November 2004

Protect the Lives of Rural Activists and Human Rights Defenders in Brazil
Pará State, Brazil, is plagued by slave labor and violent conflicts over land ownership. In recent weeks, Maria Joelma da Costa, President of the Rural Worker's Union (STR), in Rondon do Pará, has received repeated death threats. Hundreds of land activists have been killed and in the vast majority of cases, those responsible go unpunished. Take action!

16 Days of Activism Against Gender Violence: HIV/AIDS and Violence Against Women

The 16 Days of Activism Against Gender Violence begins on International Day for the Elimination of Violence Against Women (Nov. 25) and continues through International Human Rights Day (Dec. 10). The 16 Days of Activism is a worldwide campaign that provides an opportunity to take a stand against gender-based violence and to rally in support of women's human rights. This year's theme, "For the Health of Women, For the Health of the World: No More Violence," focuses on highlighting the connections between violence against women and HIV/AIDS.

Women make up 50% of those suffering from HIV worldwide. Women are often denied access to their most basic human rights, which include the rights to education, physical integrity, healthcare, and economic security. This discrimination renders them more vulnerable to HIV transmission and less able to access effective treatment.

Sexual violence serves to make women more vulnerable to HIV infection. Women who are trafficked into forced sexual labor, who are married as children, or who are raped cannot negotiate the conditions under which to engage in sexual relations. In such instances, women may be subjected to HIV infection in addition to the trauma of sexual violence. Additionally, rape survivors may be burdened by shame and the fear of social ostracism and therefore not seek medical attention. In all instances of sexual violence, the tearing of vaginal tissue that results from force makes the transmission of HIV more likely.

The myth that sexual relations with a virgin will cure an individual of AIDS has led to increased sexual violence in all parts of the world, particularly against young girls. This myth has also increased the demand for young girls as sex workers. This desire for young girls as sex partners has had devastating effects, increasing girls' susceptibility to disease and trapping them in a cycle of violence.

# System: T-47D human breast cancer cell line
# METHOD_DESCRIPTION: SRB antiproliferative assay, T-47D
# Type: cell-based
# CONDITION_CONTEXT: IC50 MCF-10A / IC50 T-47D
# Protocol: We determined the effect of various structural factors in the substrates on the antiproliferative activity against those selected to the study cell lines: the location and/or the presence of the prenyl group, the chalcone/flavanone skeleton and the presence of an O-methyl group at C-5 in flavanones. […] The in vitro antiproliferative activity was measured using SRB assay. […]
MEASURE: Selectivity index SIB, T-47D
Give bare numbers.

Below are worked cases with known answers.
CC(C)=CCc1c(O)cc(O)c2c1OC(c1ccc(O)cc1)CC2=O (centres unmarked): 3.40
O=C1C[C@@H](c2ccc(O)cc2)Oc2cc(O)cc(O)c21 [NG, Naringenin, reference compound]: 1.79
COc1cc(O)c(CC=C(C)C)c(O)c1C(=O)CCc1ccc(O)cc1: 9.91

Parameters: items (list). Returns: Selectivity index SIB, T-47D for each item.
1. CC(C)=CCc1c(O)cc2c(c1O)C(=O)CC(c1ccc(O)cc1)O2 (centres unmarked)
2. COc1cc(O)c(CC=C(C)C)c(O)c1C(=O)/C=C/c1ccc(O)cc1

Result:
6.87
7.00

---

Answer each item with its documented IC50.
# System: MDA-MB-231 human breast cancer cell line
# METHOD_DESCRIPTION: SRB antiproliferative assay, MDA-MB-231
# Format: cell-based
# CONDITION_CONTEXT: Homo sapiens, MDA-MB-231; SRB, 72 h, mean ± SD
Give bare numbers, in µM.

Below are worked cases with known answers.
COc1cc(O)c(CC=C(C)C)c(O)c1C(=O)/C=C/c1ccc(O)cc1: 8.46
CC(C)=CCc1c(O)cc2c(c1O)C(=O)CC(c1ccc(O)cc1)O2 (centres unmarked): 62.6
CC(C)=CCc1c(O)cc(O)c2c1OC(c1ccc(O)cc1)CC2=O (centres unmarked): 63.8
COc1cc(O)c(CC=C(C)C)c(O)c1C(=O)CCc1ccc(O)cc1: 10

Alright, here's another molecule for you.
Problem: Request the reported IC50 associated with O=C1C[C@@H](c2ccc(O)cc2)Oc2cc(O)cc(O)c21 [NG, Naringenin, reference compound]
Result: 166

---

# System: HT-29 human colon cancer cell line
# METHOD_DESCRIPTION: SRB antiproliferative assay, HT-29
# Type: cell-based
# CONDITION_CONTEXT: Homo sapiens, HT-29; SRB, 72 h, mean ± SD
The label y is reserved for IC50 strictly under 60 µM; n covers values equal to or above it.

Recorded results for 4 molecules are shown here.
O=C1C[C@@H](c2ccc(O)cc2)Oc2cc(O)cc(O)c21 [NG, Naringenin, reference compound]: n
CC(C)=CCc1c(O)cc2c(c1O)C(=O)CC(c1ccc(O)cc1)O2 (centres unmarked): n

The International Covenant on Economic, Social, and Cultural Rights guarantees the "right of everyone to the enjoyment of the highest attainable standard of physical and mental health." The use of anti-retroviral prophylaxis within 72 hours after a rape or unprotected sex can reduce the probability of infection. Due to fear of stigma or lack of information or resources, many women do not seek post-exposure prophylaxis. Additionally, due to the high costs involved, some governments are unwilling to provide these treatments to poor women. Such policies serve to further stigmatize and subordinate already marginalized women and are in direct violation of international human rights standards.

Cultural and gender norms that restrict women's sexuality often prevent them from accessing information about sexual and reproductive health. Some cultural norms further promote the transmission of HIV because men are often allowed, and even encouraged, to seek multiple sex partners. When men become infected with HIV through extra-marital sexual relations, they risk transmitting the infection to their wives, who are often unable to negotiate protected sex due to unequal power relations.

Pregnant women find themselves especially vulnerable when they have HIV/AIDS. Pregnant women who are HIV positive may be subjected to forced sterilization or abortion. HIV test results are often not given to pregnant women, but are instead released to the woman's husband, as it is assumed that he will decide whether or not to continue the pregnancy. Fear of discrimination may discourage women from disclosing their status or seeking testing or treatment, thus exacerbating the impact of the disease. 2.5 million women who become pregnant each year are HIV-positive. Of the 14,000 new HIV infections each year, more than 1600 occur during pregnancy, childbirth and the post-natal period.

HIV/AIDS is a critical women's human rights issue and is intimately linked to violence against women. Gender inequality and the disempowerment of women and girls have resulted in pervasive violence against women and have contributed significantly to the rampant spread of HIV. Around the world, women's status, and thereby their capacity to protect themselves from infection, is largely determined by their access to education, employment, and political representation. Only by viewing HIV/AIDS infection as inextricable from women's rights issues can the disease truly be combated.

Help fight HIV/AIDS and violence against women! Participate in the 16 Days of Activism!
» Sign up now


Gay Rights Activist Murdered in Sierra Leone
Fanny Ann Eddy, the 30-year old founder of the Sierra Leone Lesbian and Gay Association, was murdered in the organization's offices on September 28. She leaves behind a 9-year-old son. She was reportedly raped repeatedly, stabbed, and had her neck was broken. Eddy was part of the delegation Human Rights Watch took to the United Nations Human Rights Commission in Geneva last spring to advocate for the failed Resolution on Sexual Orientation and Human Rights. Donations for her son and the Sierra Leone Lesbian and Gay Association are being collected by the Behind the Mask organization.